On such occasions, she felt on top of the world. “In those moments, I figured that he must remember me — that I must be a bit special.”
Posters for idols on display at a shop in Zhengzhou, Henan province, Feburary 2022. VCG
The zhanjie circuit couldn’t be more different from the casual fan groups that Gao was once a part of. “In this world, connections are extremely important. You need to have good interpersonal skills. As someone with social anxiety, I was at a natural disadvantage,” she says.
“For example, to share rooms and rides, buy tickets to exclusive offline events, or even learn how to hide your camera, you need to be able to make new friends — zhanjie from other fandoms.” A couple of zhanjie she met at previous events turned out to be little more than fleeting social media acquaintances.
On a typical day, a zhanjie tracks a flight, squats outside hotels and places of employment, purchases tickets, and attends events. Sometimes, they even follow the idol to another city for yet another event.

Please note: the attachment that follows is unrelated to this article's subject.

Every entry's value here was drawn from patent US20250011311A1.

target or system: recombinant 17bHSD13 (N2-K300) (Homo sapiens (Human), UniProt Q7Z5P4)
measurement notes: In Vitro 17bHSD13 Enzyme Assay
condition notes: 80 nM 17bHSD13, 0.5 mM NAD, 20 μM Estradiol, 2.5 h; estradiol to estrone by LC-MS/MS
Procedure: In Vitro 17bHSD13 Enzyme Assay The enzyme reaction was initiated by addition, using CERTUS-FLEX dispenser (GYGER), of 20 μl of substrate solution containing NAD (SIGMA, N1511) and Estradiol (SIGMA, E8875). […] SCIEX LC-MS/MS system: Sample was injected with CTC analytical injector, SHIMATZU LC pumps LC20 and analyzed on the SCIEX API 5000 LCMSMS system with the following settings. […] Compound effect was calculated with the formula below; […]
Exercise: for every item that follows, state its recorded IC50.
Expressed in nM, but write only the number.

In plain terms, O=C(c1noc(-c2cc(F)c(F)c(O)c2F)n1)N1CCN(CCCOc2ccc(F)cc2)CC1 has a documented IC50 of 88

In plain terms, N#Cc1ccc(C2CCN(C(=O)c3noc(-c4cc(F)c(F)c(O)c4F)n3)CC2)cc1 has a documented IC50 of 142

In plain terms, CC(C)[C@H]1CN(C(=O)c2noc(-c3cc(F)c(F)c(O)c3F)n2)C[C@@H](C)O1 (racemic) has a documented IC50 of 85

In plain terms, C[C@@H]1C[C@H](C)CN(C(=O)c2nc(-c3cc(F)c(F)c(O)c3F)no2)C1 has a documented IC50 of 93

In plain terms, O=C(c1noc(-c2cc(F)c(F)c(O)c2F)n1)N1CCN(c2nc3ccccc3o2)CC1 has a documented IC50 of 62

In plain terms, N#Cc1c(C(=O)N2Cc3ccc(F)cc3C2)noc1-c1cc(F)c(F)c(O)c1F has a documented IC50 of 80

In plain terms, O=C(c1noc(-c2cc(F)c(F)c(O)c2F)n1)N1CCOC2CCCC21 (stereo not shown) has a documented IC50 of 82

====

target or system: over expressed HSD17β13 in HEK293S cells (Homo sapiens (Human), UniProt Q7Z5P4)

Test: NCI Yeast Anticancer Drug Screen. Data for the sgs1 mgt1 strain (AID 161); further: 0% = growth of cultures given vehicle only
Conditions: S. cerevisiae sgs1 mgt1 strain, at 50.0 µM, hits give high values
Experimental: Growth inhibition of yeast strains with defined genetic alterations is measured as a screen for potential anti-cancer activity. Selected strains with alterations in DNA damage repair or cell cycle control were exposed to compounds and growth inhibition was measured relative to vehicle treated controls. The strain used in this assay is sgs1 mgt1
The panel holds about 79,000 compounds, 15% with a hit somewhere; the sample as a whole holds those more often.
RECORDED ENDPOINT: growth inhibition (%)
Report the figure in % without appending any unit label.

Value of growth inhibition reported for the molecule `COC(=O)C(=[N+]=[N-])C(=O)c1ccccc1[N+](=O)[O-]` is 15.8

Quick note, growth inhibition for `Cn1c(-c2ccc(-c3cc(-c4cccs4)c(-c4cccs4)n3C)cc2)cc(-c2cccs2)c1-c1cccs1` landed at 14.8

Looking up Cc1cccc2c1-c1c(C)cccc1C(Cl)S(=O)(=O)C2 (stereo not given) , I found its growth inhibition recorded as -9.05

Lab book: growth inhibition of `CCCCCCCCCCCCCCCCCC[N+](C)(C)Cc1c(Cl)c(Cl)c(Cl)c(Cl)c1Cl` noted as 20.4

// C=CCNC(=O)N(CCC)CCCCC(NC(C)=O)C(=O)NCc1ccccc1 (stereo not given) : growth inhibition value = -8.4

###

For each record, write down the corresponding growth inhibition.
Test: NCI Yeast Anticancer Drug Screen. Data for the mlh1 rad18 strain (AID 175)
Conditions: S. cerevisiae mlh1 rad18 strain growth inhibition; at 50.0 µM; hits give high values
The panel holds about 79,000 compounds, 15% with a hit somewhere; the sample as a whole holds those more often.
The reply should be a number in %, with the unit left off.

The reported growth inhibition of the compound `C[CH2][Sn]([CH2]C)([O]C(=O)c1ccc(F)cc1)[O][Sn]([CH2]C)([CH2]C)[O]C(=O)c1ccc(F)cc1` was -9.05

To get a better vantage point, they need to wake up earlier than regular fans and make their way to the venue hours in advance. They also require better post-production skills such as airbrushing and editing, which means that they sleep even later than their idols, who follow notoriously grueling schedules.
At performance venues, zhanjie have to stay completely focused on their work and restrain themselves from screaming and shouting like regular fans. They often don’t get to enjoy the experience of seeing their favorite celebrity in the moment.
Once, when various TV galas and festivals were filmed in quick succession, Gao only slept six hours in three days so she could make it to every recording. “By the time I made it back to the hotels, my contact lenses had virtually dried to my eyes,” she says.